Postglacial colonization history reflects in the genetic structure of natural populations of Festuca rubra in Europe

Show full item record



Permalink

http://hdl.handle.net/10138/300804

Citation

von Cräutlein , M , Leinonen , P H , Korpelainen , H , Helander , M , Väre , H & Saikkonen , K 2019 , ' Postglacial colonization history reflects in the genetic structure of natural populations of Festuca rubra in Europe ' , Ecology and Evolution , vol. 9 , no. 6 , pp. 3661-3674 . https://doi.org/10.1002/ece3.4997

Title: Postglacial colonization history reflects in the genetic structure of natural populations of Festuca rubra in Europe
Author: von Cräutlein, Maria; Leinonen, Päivi H.; Korpelainen, Helena; Helander, Marjo; Väre, Henry; Saikkonen, Kari
Contributor: University of Helsinki, Department of Agricultural Sciences
University of Helsinki, Department of Agricultural Sciences
University of Helsinki, Botany
Date: 2019-03-04
Language: eng
Number of pages: 14
Belongs to series: Ecology and Evolution
ISSN: 2045-7758
URI: http://hdl.handle.net/10138/300804
Abstract: We conducted a large-scale population genetic survey of genetic diversity of the host grass Festuca rubra s.l., which fitness can be highly dependent on its symbiotic fungus Epichloe festucae, to evaluate genetic variation and population structure across the European range. The 27 studied populations have previously been found to differ in frequencies of occurrence of the symbiotic fungus E. festucae and ploidy levels. As predicted, we found decreased genetic diversity in previously glaciated areas in comparison with nonglaciated regions and discovered three major maternal genetic groups: southern, northeastern, and northwestern Europe. Interestingly, host populations from Greenland were genetically similar to those from the Faroe Islands and Iceland, suggesting gene flow also between those areas. The level of variation among populations within regions is evidently highly dependent on the postglacial colonization history, in particular on the number of independent long-distance seed colonization events. Yet, also anthropogenic effects may have affected the population structure in F. rubra. We did not observe higher fungal infection rates in grass populations with lower levels of genetic variability. In fact, the fungal infection rates of E. festucae in relation to genetic variability of the host populations varied widely among geographical areas, which indicate differences in population histories due to colonization events and possible costs of systemic fungi in harsh environmental conditions. We found that the plants of different ploidy levels are genetically closely related within geographic areas indicating independent formation of polyploids in different maternal lineages.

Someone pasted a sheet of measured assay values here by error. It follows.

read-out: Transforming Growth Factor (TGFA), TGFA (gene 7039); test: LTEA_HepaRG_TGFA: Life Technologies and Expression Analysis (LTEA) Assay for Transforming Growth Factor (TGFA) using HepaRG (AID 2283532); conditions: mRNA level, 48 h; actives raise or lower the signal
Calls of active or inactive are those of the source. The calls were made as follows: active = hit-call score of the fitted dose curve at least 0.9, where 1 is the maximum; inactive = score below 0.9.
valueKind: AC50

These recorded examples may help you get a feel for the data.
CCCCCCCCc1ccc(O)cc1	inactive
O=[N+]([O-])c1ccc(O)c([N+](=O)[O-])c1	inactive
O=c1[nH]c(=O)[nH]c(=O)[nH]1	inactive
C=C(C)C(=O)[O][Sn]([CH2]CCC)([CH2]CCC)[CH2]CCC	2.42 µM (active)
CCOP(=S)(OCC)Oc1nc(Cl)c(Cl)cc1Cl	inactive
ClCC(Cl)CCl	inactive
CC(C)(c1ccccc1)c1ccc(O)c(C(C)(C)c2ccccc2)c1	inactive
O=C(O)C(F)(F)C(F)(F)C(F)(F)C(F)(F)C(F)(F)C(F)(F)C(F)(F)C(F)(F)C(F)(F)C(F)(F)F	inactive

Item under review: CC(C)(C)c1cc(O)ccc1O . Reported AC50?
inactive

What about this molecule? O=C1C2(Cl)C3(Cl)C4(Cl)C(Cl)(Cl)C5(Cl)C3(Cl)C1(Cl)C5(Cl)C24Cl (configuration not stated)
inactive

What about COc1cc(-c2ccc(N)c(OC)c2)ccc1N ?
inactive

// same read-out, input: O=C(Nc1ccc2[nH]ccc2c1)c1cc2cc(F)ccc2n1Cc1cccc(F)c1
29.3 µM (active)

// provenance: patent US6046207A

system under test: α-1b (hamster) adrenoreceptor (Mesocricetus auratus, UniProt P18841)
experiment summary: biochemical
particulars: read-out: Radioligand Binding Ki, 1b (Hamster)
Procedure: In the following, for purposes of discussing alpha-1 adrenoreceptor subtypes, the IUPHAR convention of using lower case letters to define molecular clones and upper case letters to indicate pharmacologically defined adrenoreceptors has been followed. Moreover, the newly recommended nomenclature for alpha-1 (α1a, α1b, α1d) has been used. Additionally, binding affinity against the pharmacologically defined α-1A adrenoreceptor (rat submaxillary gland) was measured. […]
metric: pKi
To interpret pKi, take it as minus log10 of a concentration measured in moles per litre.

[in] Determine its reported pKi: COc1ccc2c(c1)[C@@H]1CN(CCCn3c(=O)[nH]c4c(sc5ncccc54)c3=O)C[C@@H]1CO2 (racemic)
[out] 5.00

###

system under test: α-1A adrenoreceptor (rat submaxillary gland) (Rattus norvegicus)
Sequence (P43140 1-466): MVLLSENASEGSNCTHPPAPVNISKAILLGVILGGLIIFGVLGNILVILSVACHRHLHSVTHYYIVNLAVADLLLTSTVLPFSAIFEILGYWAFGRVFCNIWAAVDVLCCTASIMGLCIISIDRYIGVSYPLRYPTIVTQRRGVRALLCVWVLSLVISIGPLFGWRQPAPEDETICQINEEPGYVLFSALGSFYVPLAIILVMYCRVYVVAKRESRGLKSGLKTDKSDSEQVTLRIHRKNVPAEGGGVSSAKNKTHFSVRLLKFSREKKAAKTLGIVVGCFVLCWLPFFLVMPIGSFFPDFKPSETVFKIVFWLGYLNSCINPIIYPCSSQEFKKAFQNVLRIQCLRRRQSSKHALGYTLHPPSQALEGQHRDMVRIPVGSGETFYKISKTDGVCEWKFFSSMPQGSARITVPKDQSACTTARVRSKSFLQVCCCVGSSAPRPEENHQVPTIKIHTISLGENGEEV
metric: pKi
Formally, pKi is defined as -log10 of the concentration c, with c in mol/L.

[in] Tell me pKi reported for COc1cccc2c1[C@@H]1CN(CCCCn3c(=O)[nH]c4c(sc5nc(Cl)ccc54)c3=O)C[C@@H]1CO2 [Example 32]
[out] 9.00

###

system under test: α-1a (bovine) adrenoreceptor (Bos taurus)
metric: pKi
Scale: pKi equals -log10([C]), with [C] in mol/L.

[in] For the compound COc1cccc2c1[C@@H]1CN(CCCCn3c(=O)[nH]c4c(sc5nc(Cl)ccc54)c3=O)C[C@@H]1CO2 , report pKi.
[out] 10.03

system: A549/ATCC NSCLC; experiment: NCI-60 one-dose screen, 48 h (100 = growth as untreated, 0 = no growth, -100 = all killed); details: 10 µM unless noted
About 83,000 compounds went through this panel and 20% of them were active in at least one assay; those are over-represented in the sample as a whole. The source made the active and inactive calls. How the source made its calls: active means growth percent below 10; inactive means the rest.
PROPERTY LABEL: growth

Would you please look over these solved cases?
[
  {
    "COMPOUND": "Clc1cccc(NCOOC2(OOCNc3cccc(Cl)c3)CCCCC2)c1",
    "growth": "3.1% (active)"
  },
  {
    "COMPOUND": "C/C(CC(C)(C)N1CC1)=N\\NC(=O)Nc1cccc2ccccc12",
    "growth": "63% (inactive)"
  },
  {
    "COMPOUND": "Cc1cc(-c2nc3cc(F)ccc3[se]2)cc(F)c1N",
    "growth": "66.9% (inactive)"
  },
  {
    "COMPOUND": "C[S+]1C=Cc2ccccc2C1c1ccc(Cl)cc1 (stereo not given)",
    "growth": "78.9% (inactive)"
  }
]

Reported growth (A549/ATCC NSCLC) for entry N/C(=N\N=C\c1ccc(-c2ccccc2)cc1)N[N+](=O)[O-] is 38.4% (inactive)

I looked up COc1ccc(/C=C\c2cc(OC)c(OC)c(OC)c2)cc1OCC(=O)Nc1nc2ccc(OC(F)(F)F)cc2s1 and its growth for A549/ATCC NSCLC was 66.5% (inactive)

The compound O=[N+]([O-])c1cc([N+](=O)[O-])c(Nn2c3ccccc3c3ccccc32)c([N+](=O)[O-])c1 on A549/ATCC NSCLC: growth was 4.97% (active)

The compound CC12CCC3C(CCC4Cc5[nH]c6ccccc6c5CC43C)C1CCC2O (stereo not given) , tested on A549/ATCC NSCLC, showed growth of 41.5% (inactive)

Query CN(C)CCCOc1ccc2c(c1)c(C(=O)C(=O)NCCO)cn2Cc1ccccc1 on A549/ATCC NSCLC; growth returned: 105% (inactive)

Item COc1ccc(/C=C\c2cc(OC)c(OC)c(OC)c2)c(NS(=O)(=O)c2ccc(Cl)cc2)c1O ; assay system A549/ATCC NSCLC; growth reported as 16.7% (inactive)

Subject: CpDNA
Epichloë festucae
Festuca rubra
genetic structure
postglacial colonization history
symbiotic microbes
CHLOROPLAST MICROSATELLITES
NORTHERN
Epichloe festucae
DISPERSAL
ENDOPHYTE EPICHLOE-FESTUCAE
DNA HAPLOTYPES
GLACIAL SURVIVAL
CONSEQUENCES
DIVERSITY
POLYPLOIDY
FUNGAL ENDOPHYTES
1181 Ecology, evolutionary biology
4111 Agronomy
Rights:


Files in this item

Total number of downloads: Loading...

Files Size Format View
Cr_utlein_et_al_2019_Ecology_and_Evolution.pdf 819.0Kb PDF View/Open

This item appears in the following Collection(s)

Show full item record